‘RAD’ blogs: Pitt fashion bloggers bring latest trends to campus

Back to Article
Back to Article

‘RAD’ blogs: Pitt fashion bloggers bring latest trends to campus

By Britnee Meiser / Staff Writer

Hang on for a minute...we're trying to find some more stories you might like.

Email This Story

Some students are turning to the Internet to vary the campus style palette of sweats or Uggs that accompany a long Pittsburgh winter. 

Fashion blogs allow students to become representatives for national fashion platforms while still showcasing their own personal style. Many national fashion sites, such as CollegeFashionista and Her Campus, are divided into separate pages for participating universities, creating smaller on-campus networks. Meanwhile, other websites, such as Boohoo and Jewelerry, simply hire individual representatives to market their products on campuses.

As its name suggests, Jewelerry.com plants representatives at college campuses with a focus on selling jewelry. Boasting affordable products for college students, the website sells products for $20 or less.

Jordan Cook became a campus representative after her sorority hosted a Jewelerry trunk show. The representative position is unpaid, but she receives 20 percent commission on all sales as well as occasional jewelry samples to show off the brand on campus.

“I fell in love with all of the products from the trunk show,” Cook said. “I wanted to help Erica [Bernstein, Jewelerry’s founder] spread the word about her company. Going into fashion and social media [as a career] is one of my dreams, so this is a great opportunity for me to get started on what I love.”

Boohoo, a clothing company based out of the U.K., works similarly to Jewelerry. Recently, the company has teamed up with Her Campus to create the Boohoo Style Squad at 15 college campuses in the U.S. Jessie Iacullo, who writes for The Pitt News, and Naomi Kliger are  Boohoo brand ambassadors at Pitt.

The Style Squad’s job is to represent the Boohoo brand on campus. Iacullo is the social media and marketing manager, and Kliger is the PR and event planner. While unpaid, ambassadors receive free merchandise, online shopping credit and have access to possible internships with Boohoo.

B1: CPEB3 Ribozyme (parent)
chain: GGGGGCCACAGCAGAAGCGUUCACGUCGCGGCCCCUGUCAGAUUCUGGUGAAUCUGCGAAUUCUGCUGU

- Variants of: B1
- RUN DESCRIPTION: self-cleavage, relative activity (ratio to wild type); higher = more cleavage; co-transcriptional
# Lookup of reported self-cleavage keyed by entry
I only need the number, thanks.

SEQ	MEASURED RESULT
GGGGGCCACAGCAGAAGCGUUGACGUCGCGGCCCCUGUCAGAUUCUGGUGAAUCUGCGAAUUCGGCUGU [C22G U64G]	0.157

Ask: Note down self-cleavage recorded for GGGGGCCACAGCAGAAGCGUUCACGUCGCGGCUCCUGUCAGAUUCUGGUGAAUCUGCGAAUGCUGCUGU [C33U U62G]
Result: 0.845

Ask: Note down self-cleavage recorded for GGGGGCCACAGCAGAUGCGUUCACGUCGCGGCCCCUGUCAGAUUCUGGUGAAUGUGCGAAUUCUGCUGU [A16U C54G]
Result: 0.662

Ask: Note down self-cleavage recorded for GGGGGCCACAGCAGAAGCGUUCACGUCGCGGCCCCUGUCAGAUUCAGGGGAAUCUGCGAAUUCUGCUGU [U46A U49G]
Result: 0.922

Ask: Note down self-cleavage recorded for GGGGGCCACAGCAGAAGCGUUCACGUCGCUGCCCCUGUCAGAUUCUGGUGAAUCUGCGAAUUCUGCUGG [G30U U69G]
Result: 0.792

In addition to representing the brand, Iacullo is required to keep the StyleSquad social media pages up to date, as well as inform students around campus of Boohoo’s discounts and promotions. She and Kliger meet weekly to fill out status reports. The event planner is also required to do one event per semester — this year, it will be at the Porch at the end of the term.

According to Iacullo, the editorial work she does as social media and marketing manager has made her well prepared for internships and careers in the field.

“Being a Boohoo rep has broadened my interest for a future career and makes me stand out from someone with just editorial experience,” Iacullo, a sophomore English and Communication major, said. “I also have background in advertising because of the internship I have held for the past three summers, so [I can] use what I learned there, as well as my own knowledge, to curate content across social media.”

CollegeFashionista is a website that features photos of and articles written by college-age interns who have their own style. The internship is unpaid, but it allows the bloggers to potentially gain national exposure. Readers can search for looks and articles by college, article title or fashion trend. They can then click the “RAD” button if they like what they see.

Pitt has six CollegeFashionista representatives, or “Style Gurus” — Meredith Kearns, Lauren Kucic, Cat McNulty, Lexy Medgaus, Brianna Dela Torre and Abigail Weaver.

To apply, the Style Gurus filled out an application on the website. In addition to the general application, they needed to write a mock article and include style photos. CollegeFashionista requires Style Gurus to own a personal camera. 

“I think, in college, it can sometimes be hard to find your personal style,” Kearns, a senior general management major, said. “With CollegeFashionista, you can read about what other college students from all over the country are wearing, find out where they get their style inspiration from, and, from there, you can piece together the parts you like the most and it can help you put together your own style.”

Style Gurus post an article and accompanying photos each week under specific categories: Style Guru Style, All in the Details, Style Advice of the Week, What to Wear and All Around Town. Style Guru Style features the specific blogger, while all the other categories feature students around campus. These profile subjects could be friends, family members or anybody the Style Guru thinks has head-turning style.

“I really like to write about trends and specific pieces, as well as the individual and their preferences, [or] me and my preferences,” Medgaus, a sophomore communication major, said. “I like to incorporate humor into my articles to make them fun to read, instead of making them purely fashion advice and critiques. I don’t claim to be any pro at this stuff, I just enjoy it.”

Though the internship is unpaid, according to Kearns, style posts that receive a lot of exposure through the “RAD” system (similar to “likes” on Facebook) can gain national exposure.

“[Style Gurus] gain a lot of really great experience in photography, writing and promotion,” Kearns said. “There have been Style Gurus who have been contacted by companies that offer them the chance to represent their products, all because of a post on social media. It’s all about how you market your article, and a lot of Style Gurus have been very successful.” 

Leave a comment.